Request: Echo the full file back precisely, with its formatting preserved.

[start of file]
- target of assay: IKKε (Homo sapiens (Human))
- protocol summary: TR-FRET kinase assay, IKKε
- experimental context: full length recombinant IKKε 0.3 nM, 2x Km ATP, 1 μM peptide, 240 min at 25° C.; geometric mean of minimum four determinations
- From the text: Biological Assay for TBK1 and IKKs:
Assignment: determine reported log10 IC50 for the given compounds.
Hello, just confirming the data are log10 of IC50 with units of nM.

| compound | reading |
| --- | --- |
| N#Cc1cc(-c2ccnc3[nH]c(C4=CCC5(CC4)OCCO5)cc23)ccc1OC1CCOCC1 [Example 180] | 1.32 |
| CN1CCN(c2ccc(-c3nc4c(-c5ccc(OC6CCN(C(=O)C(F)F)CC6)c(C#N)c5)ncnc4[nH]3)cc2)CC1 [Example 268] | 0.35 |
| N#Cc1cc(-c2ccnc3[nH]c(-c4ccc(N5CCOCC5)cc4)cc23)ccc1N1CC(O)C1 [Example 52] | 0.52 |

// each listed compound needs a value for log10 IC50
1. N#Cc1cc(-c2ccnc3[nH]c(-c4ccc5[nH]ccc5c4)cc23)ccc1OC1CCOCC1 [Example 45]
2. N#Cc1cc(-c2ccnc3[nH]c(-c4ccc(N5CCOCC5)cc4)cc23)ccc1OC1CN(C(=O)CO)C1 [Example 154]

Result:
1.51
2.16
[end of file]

- target of assay: IKKε (Homo sapiens (Human))
- protocol summary: TR-FRET kinase assay, IKKε
- experimental context: full length recombinant IKKε 0.3 nM, 2x Km ATP, 1 μM peptide, 240 min at 25° C.; geometric mean of minimum four determinations
- From the text: Biological Assay for TBK1 and IKKs:
Assignment: determine reported log10 IC50 for the given compounds.
Hello, just confirming the data are log10 of IC50 with units of nM.

| compound | reading |
| --- | --- |
| N#Cc1cc(-c2ccnc3[nH]c(C4=CCC5(CC4)OCCO5)cc23)ccc1OC1CCOCC1 [Example 180] | 1.32 |
| CN1CCN(c2ccc(-c3nc4c(-c5ccc(OC6CCN(C(=O)C(F)F)CC6)c(C#N)c5)ncnc4[nH]3)cc2)CC1 [Example 268] | 0.35 |
| N#Cc1cc(-c2ccnc3[nH]c(-c4ccc(N5CCOCC5)cc4)cc23)ccc1N1CC(O)C1 [Example 52] | 0.52 |

// each listed compound needs a value for log10 IC50
1. N#Cc1cc(-c2ccnc3[nH]c(-c4ccc5[nH]ccc5c4)cc23)ccc1OC1CCOCC1 [Example 45]
2. N#Cc1cc(-c2ccnc3[nH]c(-c4ccc(N5CCOCC5)cc4)cc23)ccc1OC1CN(C(=O)CO)C1 [Example 154]

Result:
1.51
2.16